The future of Sacramento’s downtown, the manner in which the city is governed and the rural landscape of the Sacramento-San Joaquin Delta – all will be shaped by a variety of decisions and events expected in 2014. Here are some of the key issues expected to play out in Sacramento and the broader region as the new year unfolds.
Drama over Sacramento’s only major league professional sports team has reigned for years, but 2014 could be the year that ends much of the debate about the team’s proposed new downtown arena. Bold new plans for an arena to open in 2016 on the Downtown Plaza site could spark a development boom.
But first city leaders face a challenge from groups opposed to the $258 million public subsidy for the arena project. Opponents of the subsidy submitted petition signatures last month in an effort to force a public vote on the matter, and a decision could come this month on whether those petitions contain enough valid signatures. If they do, the issue would go before local voters on the June ballot and the team’s future once again would be up in the air.
A sporting town
The Kings may be the biggest sports story in the area, but the region will experience a renaissance in 2014 as it ends a years-long drought of hosting major events.
The Amgen Tour of California will begin May 11 in Sacramento after skipping the capital city for the past two years. The event is one of the most prestigious cycling events in the world and draws tens of thousands of spectators.
Also returning after a lengthy absence are the USA Track and Field Outdoor Championships, which will take place over five days in June at California State University, Sacramento. The event has not been held in Sacramento for a decade, and it could lead to a rejuvenation of the region as a track and field mecca.
Sacramento also is expected to field a new professional soccer team, Sacramento Republic FC. Though details remain fluid, team officials have said they hope to launch play in March at a temporary facility to be constructed at Cal Expo.
They have modest expectations to start, looking to attract up to 8,000 spectators to the matches. But their long-term goals are big time: convincing Major League Soccer that Sacramento can support one of its premier franchises, and that the team can put together financing for a $100 million soccer stadium seating up to 18,000 fans.
The mayor’s future
Sacramento Mayor Kevin Johnson won accolades for leading the charge to stop the Kings from moving to Seattle. This may also be the year that he wins the strong-mayor powers he has sought since taking office in 2008.
A measure placed on the November ballot by the City Council would transfer some of the powers currently wielded by the unelected city manager to the mayor’s office, including the authority to propose the annual city budget. The mayor also would be empowered to nominate and remove the city manager. In addition, the measure would create citizen committees tasked with overseeing a City Hall code of ethics and drawing new districts for council members, and it would impose term limits for the mayor.
A pivotal election
Gov. Jerry Brown has not yet said if he will seek re-election in 2014, but he’s widely expected to run. If so, state voters will decide whether Brown, a Democrat, should be returned to office for a second consecutive term (and fourth overall). They also will determine whether Democrats retain two-thirds majorities in the Senate and Assembly.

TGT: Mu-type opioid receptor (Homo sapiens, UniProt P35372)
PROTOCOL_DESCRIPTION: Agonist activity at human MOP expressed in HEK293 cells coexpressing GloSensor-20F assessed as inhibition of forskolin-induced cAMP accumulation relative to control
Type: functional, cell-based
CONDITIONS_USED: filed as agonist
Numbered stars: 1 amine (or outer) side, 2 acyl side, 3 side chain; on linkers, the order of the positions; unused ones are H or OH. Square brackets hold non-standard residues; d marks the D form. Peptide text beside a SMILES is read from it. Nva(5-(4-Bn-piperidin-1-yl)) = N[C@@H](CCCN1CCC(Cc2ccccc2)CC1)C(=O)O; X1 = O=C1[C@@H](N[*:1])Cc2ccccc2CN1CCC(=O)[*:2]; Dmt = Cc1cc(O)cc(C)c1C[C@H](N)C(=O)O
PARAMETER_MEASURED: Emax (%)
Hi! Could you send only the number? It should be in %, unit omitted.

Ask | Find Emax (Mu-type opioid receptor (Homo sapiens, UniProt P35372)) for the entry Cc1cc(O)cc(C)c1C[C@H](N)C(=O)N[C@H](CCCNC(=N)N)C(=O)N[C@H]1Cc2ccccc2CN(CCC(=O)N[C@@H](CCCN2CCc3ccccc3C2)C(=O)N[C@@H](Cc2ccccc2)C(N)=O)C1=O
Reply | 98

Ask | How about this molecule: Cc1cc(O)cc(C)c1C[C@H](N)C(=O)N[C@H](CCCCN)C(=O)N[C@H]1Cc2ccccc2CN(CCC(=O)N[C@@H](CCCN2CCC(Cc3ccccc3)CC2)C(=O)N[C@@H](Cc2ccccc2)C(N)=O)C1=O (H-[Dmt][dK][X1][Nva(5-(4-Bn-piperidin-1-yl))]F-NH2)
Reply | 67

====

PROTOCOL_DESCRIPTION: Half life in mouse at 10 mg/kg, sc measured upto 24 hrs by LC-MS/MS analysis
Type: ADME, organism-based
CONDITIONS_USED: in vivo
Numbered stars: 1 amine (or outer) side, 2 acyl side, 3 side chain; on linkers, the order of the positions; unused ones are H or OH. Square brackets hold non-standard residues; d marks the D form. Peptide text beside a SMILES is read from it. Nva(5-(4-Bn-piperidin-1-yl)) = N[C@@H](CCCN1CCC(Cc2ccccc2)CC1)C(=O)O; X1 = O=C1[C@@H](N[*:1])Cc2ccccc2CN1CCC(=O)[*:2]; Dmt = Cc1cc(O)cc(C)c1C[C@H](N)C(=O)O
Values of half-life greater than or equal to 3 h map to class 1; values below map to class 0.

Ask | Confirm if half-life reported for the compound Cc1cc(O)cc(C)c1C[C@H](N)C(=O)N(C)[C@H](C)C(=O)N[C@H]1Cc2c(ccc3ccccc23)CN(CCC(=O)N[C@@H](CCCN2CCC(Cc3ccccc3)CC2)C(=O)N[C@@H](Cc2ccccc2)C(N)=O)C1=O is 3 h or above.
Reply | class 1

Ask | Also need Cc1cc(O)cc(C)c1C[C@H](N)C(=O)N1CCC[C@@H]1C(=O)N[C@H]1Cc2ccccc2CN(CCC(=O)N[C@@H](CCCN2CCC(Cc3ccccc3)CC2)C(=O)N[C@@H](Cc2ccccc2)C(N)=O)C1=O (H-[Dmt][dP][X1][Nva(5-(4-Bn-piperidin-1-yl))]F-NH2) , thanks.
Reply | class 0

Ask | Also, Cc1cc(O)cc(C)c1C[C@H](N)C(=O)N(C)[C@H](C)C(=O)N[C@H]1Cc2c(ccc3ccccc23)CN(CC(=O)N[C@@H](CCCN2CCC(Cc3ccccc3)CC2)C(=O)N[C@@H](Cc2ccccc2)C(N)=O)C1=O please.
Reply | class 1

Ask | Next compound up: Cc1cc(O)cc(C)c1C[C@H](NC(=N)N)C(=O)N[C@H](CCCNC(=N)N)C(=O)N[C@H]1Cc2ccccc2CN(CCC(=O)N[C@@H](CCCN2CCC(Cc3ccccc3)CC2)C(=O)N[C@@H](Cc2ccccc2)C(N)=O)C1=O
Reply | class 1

Crime and punishment
Federal judges have ordered California to cut the inmate population to 137.5 percent of prison capacity and have made it clear they want the overcrowding issue resolved this year. They have given the state until April 18 to get the inmate population down to 112,164 prisoners from the 119,262 held in mid-December.
Gov. Brown’s realignment program – which has shifted responsibility to the counties for offenders deemed low-level and nonviolent – has helped trim inmate populations by tens of thousands, but critics say it also has funneled more criminals into neighborhoods and endangered the public.
Brown also faces controversy in 2014 over his plan for a $25 billion water diversion plan that would include building two massive tunnels in the Sacramento-San Joaquin Delta. Tunnel proponents say the project is key to resolving decades of conflict over California’s water supply and repairing the health of the Delta’s fragile ecosystem.
Water agencies that depend on the Delta say the project would help stabilize that water supply, which in dry years might be 25 percent or less of what they are allowed by contract. But Delta residents have come out in strong opposition to a project would bring a decade of heavy construction, including rerouted highways, new power lines and thousands of heavy truck trips. State and federal regulators are still weighing whether the project qualifies for the necessary environmental permits.
Debate is expected through the year, with a final proposal drafted by the end of 2014.
A bridge to tomorrow
Sacramento’s transportation system has undergone major changes in recent years as the region has continued to grow, especially along Highway 50. 2014 is expected to be the year that a $23 million project on Watt Avenue at Highway 50 is completed, transforming what was once a major bottleneck into the widest overpass in Sacramento.
The project is scheduled for completion by August and will feature a center lane reserved for buses, bike and pedestrian underpasses, as well as additional lanes for vehicles.